• a small handful of finely chopped tarragon leaves
  • a very finely chopped clove or two of garlic
  • the juice from two lemons
  • a hard-cooked egg, chopped up fine
  • a brief squirt of Dijon mustard
  • here’s the kicker:  a small handful of capers, chopped

If you wanna put this sauce over the top, make your own mayo, which is absolutely nothing like store-bought mayo.

Don’t get me wrong–I love store-bought mayo; I put it on practically everything.  For mass-production and shelf-life reasons, though, commercial mayo involves all sorts of procedures and ingredients that make it a perversion of the real thing.  You can buy further perverted versions of mayo–“Made with 100% olive oil!” or “Now with lime!”  It’s nice to have options, but I still think that you should, at least once, make your own mayo.  I guarantee it’ll be an eye-opener.

Hell, man–mayo

  • 2 yolks
  • the juice from two lemons or an equal measure of white wine vinegar (not distilled white vinegar, which is good for nothing)
  • a few pinches of salt
  • a single pinch of white pepper
  • a cup of veg oil
  • a brief squirt of Dijon mustard (maybe a teaspoon and a half, but it’s up to you)

Take a whisk and whippity-whap the yolks, lemon juice/vinegar, salt, and pepper until it’s all nice and smooth and light.  Then start whisking in the oil.  Start–literally–with a drop at a time.  The more you incorporate, the faster you can go; once you get about a third of the oil in, you can start adding it in a little stream instead of drop-by-drop.

I probably shouldn’t have used the word “faster” in the previous paragraph, because that implies that you can blaze through the process, which is not true.  We’re emulsifying here, which is an arduous affair.  Do not, at any point or in any wise, try to rush this process.  Incorporate the oil as slowly and thoroughly as possible.  In fact, it’s a good idea to lay off the addition of oil every now and then and just whisk the blazes out of what’s already in the bowl.  Then add a little more oil, very slowly and while whisking like hell.  Then stop dribbling in the oil, continue to whisk like hell, and then recommence dribbling in the oil, whisking like hell all the while.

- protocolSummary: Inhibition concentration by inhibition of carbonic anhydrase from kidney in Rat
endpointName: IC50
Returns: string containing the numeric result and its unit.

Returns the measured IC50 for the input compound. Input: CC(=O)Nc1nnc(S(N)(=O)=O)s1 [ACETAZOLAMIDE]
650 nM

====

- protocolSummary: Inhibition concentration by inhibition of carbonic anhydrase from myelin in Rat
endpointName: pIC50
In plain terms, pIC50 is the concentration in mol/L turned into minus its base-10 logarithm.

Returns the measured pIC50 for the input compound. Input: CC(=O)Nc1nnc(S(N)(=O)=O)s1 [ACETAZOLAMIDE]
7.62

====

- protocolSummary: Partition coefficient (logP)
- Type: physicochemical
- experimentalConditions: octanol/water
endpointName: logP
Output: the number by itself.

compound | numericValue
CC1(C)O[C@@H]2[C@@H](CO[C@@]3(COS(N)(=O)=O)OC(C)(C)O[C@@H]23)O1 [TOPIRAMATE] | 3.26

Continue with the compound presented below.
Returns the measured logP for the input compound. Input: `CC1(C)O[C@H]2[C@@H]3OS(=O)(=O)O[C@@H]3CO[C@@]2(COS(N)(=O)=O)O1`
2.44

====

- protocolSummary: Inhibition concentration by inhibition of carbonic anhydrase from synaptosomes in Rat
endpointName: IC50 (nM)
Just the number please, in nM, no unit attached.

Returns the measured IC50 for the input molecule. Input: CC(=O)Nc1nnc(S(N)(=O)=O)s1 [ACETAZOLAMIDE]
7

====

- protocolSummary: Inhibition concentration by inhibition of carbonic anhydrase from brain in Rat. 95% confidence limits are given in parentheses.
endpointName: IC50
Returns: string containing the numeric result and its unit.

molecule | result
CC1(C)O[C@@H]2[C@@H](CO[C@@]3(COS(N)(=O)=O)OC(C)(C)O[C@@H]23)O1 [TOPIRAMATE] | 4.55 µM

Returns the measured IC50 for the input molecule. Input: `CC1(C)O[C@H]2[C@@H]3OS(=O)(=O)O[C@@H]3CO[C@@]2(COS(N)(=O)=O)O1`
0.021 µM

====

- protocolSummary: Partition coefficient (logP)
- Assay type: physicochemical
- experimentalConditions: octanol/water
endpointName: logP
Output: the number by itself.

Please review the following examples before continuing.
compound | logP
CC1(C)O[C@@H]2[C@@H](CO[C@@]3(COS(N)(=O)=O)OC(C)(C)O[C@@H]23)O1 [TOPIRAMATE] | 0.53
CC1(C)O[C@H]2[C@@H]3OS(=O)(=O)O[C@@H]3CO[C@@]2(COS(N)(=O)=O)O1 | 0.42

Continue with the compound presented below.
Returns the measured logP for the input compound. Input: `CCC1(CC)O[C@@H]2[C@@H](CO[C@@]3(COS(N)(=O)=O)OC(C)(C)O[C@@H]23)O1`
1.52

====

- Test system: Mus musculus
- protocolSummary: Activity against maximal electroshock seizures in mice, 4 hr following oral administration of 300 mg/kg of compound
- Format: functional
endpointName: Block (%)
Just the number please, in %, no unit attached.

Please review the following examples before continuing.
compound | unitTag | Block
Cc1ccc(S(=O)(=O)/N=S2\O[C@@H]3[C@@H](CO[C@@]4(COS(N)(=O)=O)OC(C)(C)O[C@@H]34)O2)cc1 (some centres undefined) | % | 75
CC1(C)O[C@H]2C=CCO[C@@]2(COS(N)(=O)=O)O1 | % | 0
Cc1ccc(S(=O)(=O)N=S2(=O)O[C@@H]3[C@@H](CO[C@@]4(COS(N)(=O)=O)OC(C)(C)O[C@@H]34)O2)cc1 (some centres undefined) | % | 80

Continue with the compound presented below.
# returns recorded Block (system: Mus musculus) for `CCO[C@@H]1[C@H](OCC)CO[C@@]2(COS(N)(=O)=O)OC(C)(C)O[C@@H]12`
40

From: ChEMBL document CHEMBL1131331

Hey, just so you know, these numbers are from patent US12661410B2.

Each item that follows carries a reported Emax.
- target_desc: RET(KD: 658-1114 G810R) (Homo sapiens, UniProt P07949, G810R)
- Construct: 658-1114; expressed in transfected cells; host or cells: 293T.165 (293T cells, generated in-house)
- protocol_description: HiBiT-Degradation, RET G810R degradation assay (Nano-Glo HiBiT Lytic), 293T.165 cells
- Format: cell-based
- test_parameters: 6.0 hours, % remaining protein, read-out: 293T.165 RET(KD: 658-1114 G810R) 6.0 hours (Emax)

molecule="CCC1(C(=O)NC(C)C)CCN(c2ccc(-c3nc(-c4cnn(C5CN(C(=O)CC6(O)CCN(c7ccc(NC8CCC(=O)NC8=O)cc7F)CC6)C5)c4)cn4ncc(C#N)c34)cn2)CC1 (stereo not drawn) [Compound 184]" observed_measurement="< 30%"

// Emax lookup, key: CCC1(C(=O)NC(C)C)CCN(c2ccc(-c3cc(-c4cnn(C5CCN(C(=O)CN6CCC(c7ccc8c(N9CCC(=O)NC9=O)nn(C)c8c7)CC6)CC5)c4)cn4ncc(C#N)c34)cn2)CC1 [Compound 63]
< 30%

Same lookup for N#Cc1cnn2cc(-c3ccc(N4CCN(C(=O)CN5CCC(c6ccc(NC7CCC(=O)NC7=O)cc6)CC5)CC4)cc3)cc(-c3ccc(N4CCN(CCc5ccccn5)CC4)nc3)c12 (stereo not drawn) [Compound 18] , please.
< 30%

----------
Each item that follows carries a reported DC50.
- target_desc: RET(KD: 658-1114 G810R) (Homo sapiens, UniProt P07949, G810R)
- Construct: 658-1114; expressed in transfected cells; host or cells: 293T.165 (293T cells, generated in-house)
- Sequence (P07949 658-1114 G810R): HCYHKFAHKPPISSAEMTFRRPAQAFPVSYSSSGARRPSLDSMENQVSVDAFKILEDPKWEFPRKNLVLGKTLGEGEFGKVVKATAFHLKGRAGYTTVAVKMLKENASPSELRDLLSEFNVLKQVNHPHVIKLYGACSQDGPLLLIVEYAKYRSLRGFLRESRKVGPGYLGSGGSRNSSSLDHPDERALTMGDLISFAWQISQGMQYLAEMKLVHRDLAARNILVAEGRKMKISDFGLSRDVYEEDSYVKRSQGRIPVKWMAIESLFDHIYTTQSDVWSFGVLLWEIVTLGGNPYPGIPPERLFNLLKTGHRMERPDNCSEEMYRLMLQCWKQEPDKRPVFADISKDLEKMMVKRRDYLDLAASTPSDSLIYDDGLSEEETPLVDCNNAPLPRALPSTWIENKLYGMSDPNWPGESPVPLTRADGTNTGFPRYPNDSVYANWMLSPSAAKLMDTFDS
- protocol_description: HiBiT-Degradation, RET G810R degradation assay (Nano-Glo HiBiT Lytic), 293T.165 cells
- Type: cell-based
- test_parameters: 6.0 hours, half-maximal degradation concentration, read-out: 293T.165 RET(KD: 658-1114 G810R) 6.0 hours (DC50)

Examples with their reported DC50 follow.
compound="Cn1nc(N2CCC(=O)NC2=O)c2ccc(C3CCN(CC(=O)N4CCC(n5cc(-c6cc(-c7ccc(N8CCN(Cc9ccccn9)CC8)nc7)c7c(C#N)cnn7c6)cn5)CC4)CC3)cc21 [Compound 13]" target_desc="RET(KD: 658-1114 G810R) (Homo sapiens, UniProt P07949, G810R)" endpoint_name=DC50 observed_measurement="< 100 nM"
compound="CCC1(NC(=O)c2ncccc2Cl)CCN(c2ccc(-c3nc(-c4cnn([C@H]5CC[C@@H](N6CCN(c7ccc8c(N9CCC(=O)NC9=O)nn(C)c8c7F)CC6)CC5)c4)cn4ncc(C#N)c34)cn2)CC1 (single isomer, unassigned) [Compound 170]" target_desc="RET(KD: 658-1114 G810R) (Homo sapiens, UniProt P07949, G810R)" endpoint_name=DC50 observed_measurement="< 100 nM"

Right about now you should be thinking “No wonder nobody makes their own damned mayo any more!” but exercise a bit of patience and you will be rewarded.  Honest.

Once you have all the oil incorporated in a way that homogenizes the hail clanjamfrie (no wee puddles or spots of oil, in other words), you can stir in the Dijon mustard, which I suppose is optional but at the same time very highly recommended.  I know, it sounds weird, using mustard to make mayo; that’s like using a cat to make a dog.  But it works, and it’s very good.  Trust me.  Give it a taste and add more salt and pepper as you see fit.  Don’t be shy with the salt.

I once had a chef–I forget which–tell me “Keep adding more and more salt, but stop right before it begins to taste salty.”  Extremely good advice, but difficult to employ until you get the hang of it by experience, experimentation, and probably a few cases of over-salting.  In general, you’d be surprised how much salt most food can benefit from, but remember the anonymous chef’s advice–it shouldn’t taste salty.

Anyway, you’re done.  Glomp it all into a jar and either use it right away or stash it in your icebox for a day or two; it won’t keep safely much beyond that.